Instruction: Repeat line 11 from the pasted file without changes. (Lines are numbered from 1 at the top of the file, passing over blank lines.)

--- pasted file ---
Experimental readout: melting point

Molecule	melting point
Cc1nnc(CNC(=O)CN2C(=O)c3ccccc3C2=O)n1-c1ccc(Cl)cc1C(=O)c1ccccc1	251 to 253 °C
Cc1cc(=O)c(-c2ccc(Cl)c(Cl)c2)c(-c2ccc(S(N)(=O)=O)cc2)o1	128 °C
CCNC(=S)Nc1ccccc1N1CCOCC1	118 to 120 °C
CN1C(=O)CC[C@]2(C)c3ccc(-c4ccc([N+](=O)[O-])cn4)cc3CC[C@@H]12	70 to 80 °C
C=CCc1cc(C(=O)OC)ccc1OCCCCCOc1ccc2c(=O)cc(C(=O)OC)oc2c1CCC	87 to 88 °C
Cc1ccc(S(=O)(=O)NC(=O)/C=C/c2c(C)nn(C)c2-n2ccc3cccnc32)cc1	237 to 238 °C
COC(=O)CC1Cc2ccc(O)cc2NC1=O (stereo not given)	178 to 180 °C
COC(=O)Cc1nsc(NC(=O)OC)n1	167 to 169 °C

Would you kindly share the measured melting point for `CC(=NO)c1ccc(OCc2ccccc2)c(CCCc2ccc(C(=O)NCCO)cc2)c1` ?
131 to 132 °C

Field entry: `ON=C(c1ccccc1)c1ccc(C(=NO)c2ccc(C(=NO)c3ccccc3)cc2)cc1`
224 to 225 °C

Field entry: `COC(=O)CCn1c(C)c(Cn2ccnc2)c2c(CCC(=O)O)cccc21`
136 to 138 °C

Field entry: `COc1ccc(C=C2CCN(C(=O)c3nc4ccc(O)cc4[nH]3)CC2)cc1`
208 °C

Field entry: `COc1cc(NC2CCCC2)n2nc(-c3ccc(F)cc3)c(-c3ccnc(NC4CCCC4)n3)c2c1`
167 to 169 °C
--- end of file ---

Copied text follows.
Would you kindly share the measured melting point for `CC(=NO)c1ccc(OCc2ccccc2)c(CCCc2ccc(C(=O)NCCO)cc2)c1` ?